February 23, 2024
PAKISTAN

The President sent back the Supreme Court Practice and Procedure Bill for revision

President Alvi criticises conjecture regarding his absence from the funeral of martyrs as "unnecessary controversy"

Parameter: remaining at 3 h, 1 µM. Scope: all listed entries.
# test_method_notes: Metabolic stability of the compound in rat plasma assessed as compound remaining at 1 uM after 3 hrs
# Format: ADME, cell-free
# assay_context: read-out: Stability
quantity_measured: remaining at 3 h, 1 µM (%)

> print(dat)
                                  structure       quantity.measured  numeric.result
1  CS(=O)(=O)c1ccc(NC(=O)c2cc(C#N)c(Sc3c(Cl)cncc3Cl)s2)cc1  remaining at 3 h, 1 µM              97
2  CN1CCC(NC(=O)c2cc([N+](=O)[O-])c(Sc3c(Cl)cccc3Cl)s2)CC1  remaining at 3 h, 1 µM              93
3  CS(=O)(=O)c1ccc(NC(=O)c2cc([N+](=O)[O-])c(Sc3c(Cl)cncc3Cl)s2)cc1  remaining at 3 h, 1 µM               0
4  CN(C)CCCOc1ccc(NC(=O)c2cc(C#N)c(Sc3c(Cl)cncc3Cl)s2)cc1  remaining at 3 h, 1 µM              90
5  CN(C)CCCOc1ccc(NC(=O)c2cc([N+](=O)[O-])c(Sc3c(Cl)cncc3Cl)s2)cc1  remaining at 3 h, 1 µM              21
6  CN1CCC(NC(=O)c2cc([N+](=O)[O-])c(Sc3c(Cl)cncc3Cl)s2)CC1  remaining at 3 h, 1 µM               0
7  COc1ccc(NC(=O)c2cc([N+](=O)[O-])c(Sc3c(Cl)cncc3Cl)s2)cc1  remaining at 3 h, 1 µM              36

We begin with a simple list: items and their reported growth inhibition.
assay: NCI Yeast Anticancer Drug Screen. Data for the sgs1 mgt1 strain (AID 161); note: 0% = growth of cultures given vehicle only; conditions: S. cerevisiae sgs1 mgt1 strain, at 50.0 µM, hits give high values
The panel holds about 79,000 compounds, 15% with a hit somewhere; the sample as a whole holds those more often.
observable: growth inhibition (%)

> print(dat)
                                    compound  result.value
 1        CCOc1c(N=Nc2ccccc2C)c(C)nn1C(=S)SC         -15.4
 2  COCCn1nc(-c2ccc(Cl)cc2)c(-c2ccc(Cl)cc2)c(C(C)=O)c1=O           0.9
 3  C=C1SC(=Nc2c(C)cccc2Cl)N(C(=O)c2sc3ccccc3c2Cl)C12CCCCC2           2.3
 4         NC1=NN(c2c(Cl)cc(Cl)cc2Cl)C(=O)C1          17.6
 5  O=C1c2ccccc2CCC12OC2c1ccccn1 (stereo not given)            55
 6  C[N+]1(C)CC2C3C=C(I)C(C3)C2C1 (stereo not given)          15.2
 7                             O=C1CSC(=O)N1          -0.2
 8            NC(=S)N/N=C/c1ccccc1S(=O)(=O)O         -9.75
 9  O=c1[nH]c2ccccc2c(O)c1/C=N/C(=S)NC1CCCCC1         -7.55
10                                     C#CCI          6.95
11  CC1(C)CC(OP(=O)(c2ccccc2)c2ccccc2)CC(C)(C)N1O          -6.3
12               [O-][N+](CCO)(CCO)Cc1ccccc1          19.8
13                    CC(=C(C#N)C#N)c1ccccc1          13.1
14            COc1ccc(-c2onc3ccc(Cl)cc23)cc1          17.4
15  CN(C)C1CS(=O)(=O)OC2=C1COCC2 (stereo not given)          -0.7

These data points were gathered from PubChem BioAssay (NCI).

Islamabad: The President sent the Supreme Court (Practice and Procedure) Bill 2023 back to Parliament for revision under Article 75 of the Constitution. This bill is beyond the power of Parliament. The bill can be challenged in court if it is legally artificial and insufficient (colourable legislation). I think it is appropriate to return this bill for full scrutiny and reconsideration. The President said that the Constitution confers appellate, advisory, review and preliminary hearing powers on the Supreme Court. Article 184-3 of the proposed bill deals with preliminary jurisdiction of the court. The purpose of the proposed bill is to provide a procedure for exercising preliminary jurisdiction and appeal. This idea may be admirable, but can this goal be achieved without amending the provisions of the Constitution? Dr. Arif Alvi said that the recognized law is that constitutional provisions cannot be amended through a general legislation. can be done Constitution is the supreme law, the father of laws. Constitution is not a general law, but an embodiment of fundamental principles, supreme law and law above other laws. Article 191 empowers the Supreme Court to make rules to regulate judicial proceedings and procedures. The President said that the Supreme Court Rules, 1980 were made under the provisions of the Constitution which were ratified by the Constitution itself. Supreme Court Rules 1980 are being implemented since 1980. Tampering with the examined rules may amount to interfering with the internal functioning, autonomy and independence of the court. The jurisdiction, power and role of the three pillars of the state are defined by the Constitution itself. Under Article 67, Parliament is empowered to make rules to regulate its procedures and business subject to the Constitution. Under Article 191, the Supreme Court may make rules to regulate its proceedings and procedure, subject to the Constitution and the law. Articles 67 and 191 are similar to each other. Articles 67 and 191 recognize the autonomy of both in making rules. Both Article 67 and 191 prohibit the institutions from interfering with the authority.

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